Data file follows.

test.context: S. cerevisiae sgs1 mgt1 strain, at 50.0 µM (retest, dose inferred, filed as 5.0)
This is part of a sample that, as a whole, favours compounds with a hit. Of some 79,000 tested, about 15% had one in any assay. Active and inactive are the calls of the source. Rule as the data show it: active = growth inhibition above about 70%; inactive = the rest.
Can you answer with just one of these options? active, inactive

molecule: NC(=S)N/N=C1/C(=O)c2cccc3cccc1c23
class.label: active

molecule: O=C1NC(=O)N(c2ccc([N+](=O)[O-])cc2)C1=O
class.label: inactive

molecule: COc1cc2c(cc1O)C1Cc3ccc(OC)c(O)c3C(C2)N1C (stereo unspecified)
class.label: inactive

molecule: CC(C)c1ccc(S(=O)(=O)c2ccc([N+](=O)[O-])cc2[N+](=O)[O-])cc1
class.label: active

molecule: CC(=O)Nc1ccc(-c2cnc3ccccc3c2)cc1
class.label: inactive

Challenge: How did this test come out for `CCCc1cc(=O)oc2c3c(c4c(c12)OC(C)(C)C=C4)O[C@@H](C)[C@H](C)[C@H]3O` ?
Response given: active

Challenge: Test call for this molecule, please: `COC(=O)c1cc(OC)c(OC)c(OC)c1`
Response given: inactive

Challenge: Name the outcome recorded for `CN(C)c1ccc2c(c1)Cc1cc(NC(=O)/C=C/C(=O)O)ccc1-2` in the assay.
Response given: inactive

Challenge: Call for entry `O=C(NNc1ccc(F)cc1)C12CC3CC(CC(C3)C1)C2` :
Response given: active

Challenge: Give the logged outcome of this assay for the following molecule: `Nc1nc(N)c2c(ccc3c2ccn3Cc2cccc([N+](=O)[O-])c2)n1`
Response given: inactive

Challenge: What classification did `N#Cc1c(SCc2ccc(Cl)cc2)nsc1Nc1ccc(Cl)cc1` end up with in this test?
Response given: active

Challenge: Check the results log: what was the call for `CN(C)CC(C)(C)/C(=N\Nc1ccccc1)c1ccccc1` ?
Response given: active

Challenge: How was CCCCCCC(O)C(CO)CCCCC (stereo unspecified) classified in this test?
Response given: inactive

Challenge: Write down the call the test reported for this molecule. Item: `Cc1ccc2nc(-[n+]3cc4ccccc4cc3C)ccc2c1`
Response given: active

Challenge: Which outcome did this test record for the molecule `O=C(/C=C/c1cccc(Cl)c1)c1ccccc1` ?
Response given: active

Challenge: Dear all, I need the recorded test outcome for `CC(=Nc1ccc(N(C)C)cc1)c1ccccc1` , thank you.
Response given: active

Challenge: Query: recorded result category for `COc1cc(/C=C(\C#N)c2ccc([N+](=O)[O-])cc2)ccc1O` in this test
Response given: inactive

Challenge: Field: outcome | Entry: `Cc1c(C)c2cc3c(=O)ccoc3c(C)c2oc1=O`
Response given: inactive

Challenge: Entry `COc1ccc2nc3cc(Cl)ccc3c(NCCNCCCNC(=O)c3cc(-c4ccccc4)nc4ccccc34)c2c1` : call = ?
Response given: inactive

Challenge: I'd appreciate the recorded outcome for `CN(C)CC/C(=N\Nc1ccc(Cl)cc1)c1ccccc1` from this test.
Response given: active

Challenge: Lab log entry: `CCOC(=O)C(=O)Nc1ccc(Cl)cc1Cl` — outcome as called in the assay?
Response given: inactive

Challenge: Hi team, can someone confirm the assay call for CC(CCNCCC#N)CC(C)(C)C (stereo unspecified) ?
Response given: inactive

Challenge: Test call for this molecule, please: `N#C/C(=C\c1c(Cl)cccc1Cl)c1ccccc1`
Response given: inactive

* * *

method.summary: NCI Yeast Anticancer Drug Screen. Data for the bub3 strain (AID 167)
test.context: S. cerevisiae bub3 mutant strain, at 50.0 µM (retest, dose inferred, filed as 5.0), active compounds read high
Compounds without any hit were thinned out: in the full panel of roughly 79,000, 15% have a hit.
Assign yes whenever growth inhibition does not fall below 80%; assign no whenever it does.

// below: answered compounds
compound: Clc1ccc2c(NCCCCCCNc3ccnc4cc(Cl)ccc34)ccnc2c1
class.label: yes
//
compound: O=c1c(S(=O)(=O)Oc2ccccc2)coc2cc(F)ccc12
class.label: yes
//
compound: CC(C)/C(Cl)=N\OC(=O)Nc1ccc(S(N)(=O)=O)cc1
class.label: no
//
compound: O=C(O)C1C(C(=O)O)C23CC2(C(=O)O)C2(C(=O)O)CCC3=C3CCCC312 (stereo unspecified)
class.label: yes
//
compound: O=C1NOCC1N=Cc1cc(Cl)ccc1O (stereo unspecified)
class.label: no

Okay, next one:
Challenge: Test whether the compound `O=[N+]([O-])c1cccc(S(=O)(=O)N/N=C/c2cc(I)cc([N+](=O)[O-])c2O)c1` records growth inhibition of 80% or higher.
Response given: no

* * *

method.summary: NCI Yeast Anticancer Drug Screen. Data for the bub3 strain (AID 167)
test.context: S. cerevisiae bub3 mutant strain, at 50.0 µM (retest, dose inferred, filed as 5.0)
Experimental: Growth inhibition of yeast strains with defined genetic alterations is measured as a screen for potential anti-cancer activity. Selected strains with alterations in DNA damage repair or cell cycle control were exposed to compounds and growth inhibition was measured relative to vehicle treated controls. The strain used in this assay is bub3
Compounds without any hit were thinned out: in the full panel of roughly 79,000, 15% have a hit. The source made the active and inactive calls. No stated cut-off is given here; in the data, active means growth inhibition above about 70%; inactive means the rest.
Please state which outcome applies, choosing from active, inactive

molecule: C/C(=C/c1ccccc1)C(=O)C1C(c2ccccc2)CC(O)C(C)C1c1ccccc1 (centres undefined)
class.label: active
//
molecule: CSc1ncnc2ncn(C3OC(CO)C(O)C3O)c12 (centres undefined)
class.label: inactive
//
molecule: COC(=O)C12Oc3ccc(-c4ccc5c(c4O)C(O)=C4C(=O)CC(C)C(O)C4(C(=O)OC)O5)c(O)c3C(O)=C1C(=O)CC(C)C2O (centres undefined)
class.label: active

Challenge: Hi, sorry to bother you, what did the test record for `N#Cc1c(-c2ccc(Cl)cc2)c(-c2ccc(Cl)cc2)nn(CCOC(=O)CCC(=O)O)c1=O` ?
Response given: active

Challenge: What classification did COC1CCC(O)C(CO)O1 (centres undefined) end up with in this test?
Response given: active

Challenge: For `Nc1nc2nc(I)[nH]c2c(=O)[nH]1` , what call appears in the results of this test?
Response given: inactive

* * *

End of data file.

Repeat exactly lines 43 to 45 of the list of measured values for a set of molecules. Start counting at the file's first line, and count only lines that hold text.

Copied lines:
Response given: active

Challenge: Lab log entry: `CCOC(=O)C(=O)Nc1ccc(Cl)cc1Cl` — outcome as called in the assay?
Response given: inactive